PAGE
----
Of course, the GOP engaged in such radical remapping in order to screw Democrats, so if they're forced to go back to the drawing board (or if a court does it for them), that could have some very salutary effects on Dem chances of retaking the Senate in 2012. On a related note, it now sounds like Republicans are thinking about passing new legislation to move up the effective date of the district lines so that they'd be used for any recalls this year. (After the Government Accountability Board ruled that the old lines govern, it sounded like the GOP wasn't interested in pursuing a legislative over-ride.) But if they're forced to scale back the aggressiveness of the new map, then perhaps changing its effective date won't be a priority.

By the way, if this issue sounds vaguely familiar, it may be because some people have raised similar concerns about California's new upper-chamber map. There, though, the issue hasn't arisen because of aggressive partisan gerrymandering but rather from a nonsensical provision in the law creating the state's new redistricting commission which mandates automatic numbering of new districts from north to south. (It's also why the congressional district numbers are such a chaotic mess.)

Originally posted to Daily Kos Elections on Tue Oct 25, 2011 at 05:00 AM PDT.

Also republished by Daily Kos.

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Comment Preferences

  •  Tip Jar (6+ / 0-)

    Political Director, Daily Kos

    by David Nir on Tue Oct 25, 2011 at 05:00:02 AM PDT

  •  SD-AL: Stephanie Herseth-Sandlin should (4+ / 0-)
    Recommended by:
    James Allen, drhoosierdem, tle, itskevin

    run again. Is Tim Johnson going to retire? She would have an easier time running for Senate from an at-large seat. If she doesn't run and another Democrat wins, then she will have to face him/her in likelihood in 2014. Or she will have to face Kristie Noem. I don't know why she's so hesitant. A lot of people seem to think she can beat Noem in 2012.

    20, Dude, Chairman DKE Gay Caucus! (College IN-09) (Raised IL-03, IL-09) Tammy Baldwin and Elizabeth Warren for Senate!

    by ndrwmls10 on Tue Oct 25, 2011 at 05:06:25 AM PDT

  •  Current polling, showing strong (4+ / 0-)
    Recommended by:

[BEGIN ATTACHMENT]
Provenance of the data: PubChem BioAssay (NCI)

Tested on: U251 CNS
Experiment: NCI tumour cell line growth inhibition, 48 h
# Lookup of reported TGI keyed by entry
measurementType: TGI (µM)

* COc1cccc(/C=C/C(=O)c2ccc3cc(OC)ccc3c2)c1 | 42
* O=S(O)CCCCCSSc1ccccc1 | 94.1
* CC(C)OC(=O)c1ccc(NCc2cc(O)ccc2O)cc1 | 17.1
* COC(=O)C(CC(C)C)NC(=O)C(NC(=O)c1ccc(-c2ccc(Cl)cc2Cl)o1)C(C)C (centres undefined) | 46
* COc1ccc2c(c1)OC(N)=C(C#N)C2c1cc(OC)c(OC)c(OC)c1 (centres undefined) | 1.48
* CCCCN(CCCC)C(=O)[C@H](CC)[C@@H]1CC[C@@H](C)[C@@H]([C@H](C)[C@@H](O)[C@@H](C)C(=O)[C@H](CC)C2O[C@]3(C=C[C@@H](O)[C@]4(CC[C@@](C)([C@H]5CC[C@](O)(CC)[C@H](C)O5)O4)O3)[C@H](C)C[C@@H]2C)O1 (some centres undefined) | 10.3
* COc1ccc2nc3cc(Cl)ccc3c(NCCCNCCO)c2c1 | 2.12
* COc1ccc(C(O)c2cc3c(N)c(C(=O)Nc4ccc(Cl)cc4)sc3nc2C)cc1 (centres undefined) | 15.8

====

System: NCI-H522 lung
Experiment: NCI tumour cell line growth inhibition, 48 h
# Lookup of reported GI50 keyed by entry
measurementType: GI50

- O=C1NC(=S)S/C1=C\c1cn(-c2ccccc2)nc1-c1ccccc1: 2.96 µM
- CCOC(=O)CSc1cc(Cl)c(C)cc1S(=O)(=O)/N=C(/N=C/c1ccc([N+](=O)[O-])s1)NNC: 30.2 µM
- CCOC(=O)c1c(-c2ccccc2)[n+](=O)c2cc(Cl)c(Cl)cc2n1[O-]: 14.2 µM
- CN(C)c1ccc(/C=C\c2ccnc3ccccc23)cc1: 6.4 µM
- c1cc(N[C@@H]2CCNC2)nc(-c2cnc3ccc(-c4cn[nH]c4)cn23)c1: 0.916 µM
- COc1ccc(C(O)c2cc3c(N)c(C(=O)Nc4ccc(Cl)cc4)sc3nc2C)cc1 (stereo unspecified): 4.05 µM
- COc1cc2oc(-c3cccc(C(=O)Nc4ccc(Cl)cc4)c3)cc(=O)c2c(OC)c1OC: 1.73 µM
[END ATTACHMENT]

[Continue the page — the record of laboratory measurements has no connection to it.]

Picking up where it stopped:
TofG, LordMike, filby, itskevin

    support against SB5 in Ohio, is worth watching.  I'm hoping hard to see Ohio voters reject John Kasich's version of public service.  

    IMO the outcome of that vote Nov. 8 will greatly influence the effort in Wisconsin to recall Scott Walker.  

  •  OH-Sen: (2+ / 0-)
    Recommended by:
    James Allen, TofG

    Is Mandel really well liked by the base? If not, will someone else try to win the nomination and at least make Mandel work for it?

    •  The base is fine with Mandel... (0+ / 0-)

      ...I doubt there will be a challenge.  No one really wants to go up against Sherrod Brown.


      by LordMike on Tue Oct 25, 2011 at 09:01:09 AM PDT

      [ Parent ]

      •  Only 5 years in the Senate (2+ / 0-)
        Recommended by:
        filby, TofG

        But I think Brown could someday be an Ohio icon.  He has a future beyond being the Senior Senator of OH.  Could be a unique VP pick in 2016.

        •  If the state moves to the right in the (1+ / 0-)
          Recommended by:

          next few decades Ohio Democrats may well remember him  the same way Texas Democrats remember Ralph Yarborough.

          "Every daring attempt to make a great change in existing conditions, every lofty vision of new possibilities for the human race, has been labeled Utopian."

          by xcave on Tue Oct 25, 2011 at 09:43:42 AM PDT

          [ Parent ]

          •  Ohio isn't moving to the right (1+ / 0-)
            Recommended by:

            The only flaw in your theory. It's practically cast in granite that this is a half & half state. It's not moving anywhere, except maybe a tad to the left thanks to Kasich.

            Take the "Can't(or)" out of Congress. Support E. Wayne Powell in Va-07.

            by anastasia p on Tue Oct 25, 2011 at 01:41:12 PM PDT

            [ Parent ]

      •  Mandel is fine with it (1+ / 0-)
        Recommended by:

        because he's confident that his corporate puppetmasters can outspend Sherrod 5-1, and win this seat for him. And it's possible. Mandel is so empty and so thoroughly owned, they want him in really bad. And they want him on fast-track to the White House. i hear they are using the "Obama didn't have much experience  either" excuse already. The difference is that Obama didn't have too much experience in elected office, but he had experience – and a well-defined and thoughtful set of positions.

        Mandel stands for nothing other than serving his donors.

        Take the "Can't(or)" out of Congress. Support E. Wayne Powell in Va-07.

        by anastasia p on Tue Oct 25, 2011 at 01:43:31 PM PDT

        [ Parent ]

      •  I would think that a Teabagger wouldn't (1+ / 0-)
        Recommended by:

        be concerned with going up against Brown. They aren't operating with the same blinders as most people. But if they are happy with Mandel, then that's that.

    •  Mandel is The Empty Suit (0+ / 0-)

      he will have more money than God to run ads presenting himself as the fresh-faced boyish VETERAN I'M A VETERAN I SERVED TWO TOURS IN IRAQ. He's a danger. He is a completely owned corporate stooge. Koch and other SuperPAC money will flood into Ohio to try to buy this senate seat for corporate America.